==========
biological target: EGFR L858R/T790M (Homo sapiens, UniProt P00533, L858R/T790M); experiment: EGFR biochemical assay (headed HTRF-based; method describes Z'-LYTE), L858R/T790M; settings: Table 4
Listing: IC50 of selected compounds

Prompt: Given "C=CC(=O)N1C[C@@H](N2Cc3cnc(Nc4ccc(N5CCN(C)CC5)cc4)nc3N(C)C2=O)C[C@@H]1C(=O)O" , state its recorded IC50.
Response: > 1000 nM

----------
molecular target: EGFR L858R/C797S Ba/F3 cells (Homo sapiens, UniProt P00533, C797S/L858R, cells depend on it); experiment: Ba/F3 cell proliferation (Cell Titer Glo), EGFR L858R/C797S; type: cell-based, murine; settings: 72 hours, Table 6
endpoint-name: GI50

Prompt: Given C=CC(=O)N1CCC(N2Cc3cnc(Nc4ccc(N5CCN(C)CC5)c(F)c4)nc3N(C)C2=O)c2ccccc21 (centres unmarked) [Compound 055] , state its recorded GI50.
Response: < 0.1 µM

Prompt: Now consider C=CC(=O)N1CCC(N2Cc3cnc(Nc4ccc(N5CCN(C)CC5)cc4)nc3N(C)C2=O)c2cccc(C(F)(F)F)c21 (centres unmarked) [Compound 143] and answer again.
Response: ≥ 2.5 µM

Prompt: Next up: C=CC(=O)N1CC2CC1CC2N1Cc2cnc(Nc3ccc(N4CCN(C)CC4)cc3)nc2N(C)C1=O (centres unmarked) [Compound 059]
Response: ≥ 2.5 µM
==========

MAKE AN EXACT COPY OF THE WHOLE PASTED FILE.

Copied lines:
biological target: EGFR L858R/T790M (Homo sapiens, UniProt P00533, L858R/T790M); experiment: EGFR biochemical assay (headed HTRF-based; method describes Z'-LYTE), L858R/T790M; settings: Table 4
Listing: IC50 of selected compounds

Prompt: Given "C=CC(=O)N1C[C@@H](N2Cc3cnc(Nc4ccc(N5CCN(C)CC5)cc4)nc3N(C)C2=O)C[C@@H]1C(=O)O" , state its recorded IC50.
Response: > 1000 nM

----------
molecular target: EGFR L858R/C797S Ba/F3 cells (Homo sapiens, UniProt P00533, C797S/L858R, cells depend on it); experiment: Ba/F3 cell proliferation (Cell Titer Glo), EGFR L858R/C797S; type: cell-based, murine; settings: 72 hours, Table 6
endpoint-name: GI50

Prompt: Given C=CC(=O)N1CCC(N2Cc3cnc(Nc4ccc(N5CCN(C)CC5)c(F)c4)nc3N(C)C2=O)c2ccccc21 (centres unmarked) [Compound 055] , state its recorded GI50.
Response: < 0.1 µM

Prompt: Now consider C=CC(=O)N1CCC(N2Cc3cnc(Nc4ccc(N5CCN(C)CC5)cc4)nc3N(C)C2=O)c2cccc(C(F)(F)F)c21 (centres unmarked) [Compound 143] and answer again.
Response: ≥ 2.5 µM

Prompt: Next up: C=CC(=O)N1CC2CC1CC2N1Cc2cnc(Nc3ccc(N4CCN(C)CC4)cc3)nc2N(C)C1=O (centres unmarked) [Compound 059]
Response: ≥ 2.5 µM